Tucker Carlson Teases His Next Interview with Photo Outside of Foreign Prison

Tucker Carlson posted a photo on social media Thursday seemingly teasing his next big interview — this time with fugitive journalist Julian Assange, who is currently being held in a London prison. “Visiting Julian Assange at Belmarsh Prison this morning,” the caption read. The photo showed Carlson walking through what is presumably a prison parking lot. Assange has been fighting extradition to the U.S., where he is wanted on charges that include receiving, possessing and communicating classified information to the public under the Espionage Act. Assange published classified military documents on his Wikileaks site. He faces up to 175 years in prison if convicted, according to Fox News. Carlson interviewed Assange’s father, John Shipton, and brother, Gabriel Shipton, in March — not long before Carlson was abruptly fired from Fox. At that time, Carlson described Assange’s alleged crimes as “reporting … accurate information that Western leaders wanted to keep hidden because it embarrassed them.” The interview with Assange’s family was to promote their documentary “Ithaca,” in which the fugitive’s father urged the U.S. Department of Justice to drop its charges against him.
Additional calls to drop the charges against Assange have come from both sides of the aisle in Congress, most recently in the form of a letter circulated last week by GOP Rep. Thomas Massie of Kentucky and Democratic Rep. James McGovern of Massachusetts. In the letter, the two asked their fellow House members to join a bipartisan effort to “strongly encourage the Biden administration to withdraw the U.S. extradition request currently pending against Australian publisher Julian Assange and halt all prosecutorial proceedings against him as soon as possible,” Fox reported. The effort by Massie and McGovern to clear Assange’s name has been just one of several by U.S. officials and other governments. Assange’s case was expected to be brought up during a visit to Washington last week by Australian Prime Minister Anthony Albanese, who has “repeatedly called on the U.S. in recent months to end the prosecution of Assange,” according to Fox. An Australian delegation discussed the matter with the DOJ. Democratic Michigan Rep. Rashida Tlaib also spearheaded an effort in April to ask the DOJ to drop the prosecution. The DOJ filed charges in 2010 after Assange published documents leaked by U.S. Army intelligence analyst Chelsea Manning detailing alleged war crimes committed by the U.S. in Iraq, Afghanistan and Guantánamo Bay. “The materials also exposed instances of the CIA allegedly engaging in torture and rendition” and “the U.S. military gunning down civilians in Iraq, including two Reuters journalists,” Fox reported.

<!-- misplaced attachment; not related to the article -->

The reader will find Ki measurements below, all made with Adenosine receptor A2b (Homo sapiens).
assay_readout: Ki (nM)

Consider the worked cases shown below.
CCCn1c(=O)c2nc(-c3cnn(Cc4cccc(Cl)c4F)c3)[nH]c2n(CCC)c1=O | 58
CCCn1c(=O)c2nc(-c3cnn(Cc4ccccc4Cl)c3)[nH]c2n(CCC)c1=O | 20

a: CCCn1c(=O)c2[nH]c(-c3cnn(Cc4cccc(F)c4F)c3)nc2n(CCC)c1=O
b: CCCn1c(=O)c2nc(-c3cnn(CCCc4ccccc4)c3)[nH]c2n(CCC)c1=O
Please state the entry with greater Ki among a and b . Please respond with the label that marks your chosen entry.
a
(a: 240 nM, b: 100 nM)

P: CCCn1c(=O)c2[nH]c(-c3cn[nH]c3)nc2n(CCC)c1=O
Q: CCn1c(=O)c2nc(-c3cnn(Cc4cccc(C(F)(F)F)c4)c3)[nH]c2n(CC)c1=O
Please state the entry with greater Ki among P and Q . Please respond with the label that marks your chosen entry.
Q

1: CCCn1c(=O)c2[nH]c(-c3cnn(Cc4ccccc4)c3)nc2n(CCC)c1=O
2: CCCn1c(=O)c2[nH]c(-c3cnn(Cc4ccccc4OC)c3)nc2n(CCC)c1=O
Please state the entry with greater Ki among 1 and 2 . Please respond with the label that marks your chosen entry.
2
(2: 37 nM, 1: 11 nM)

This article appeared originally on The Western Journal.

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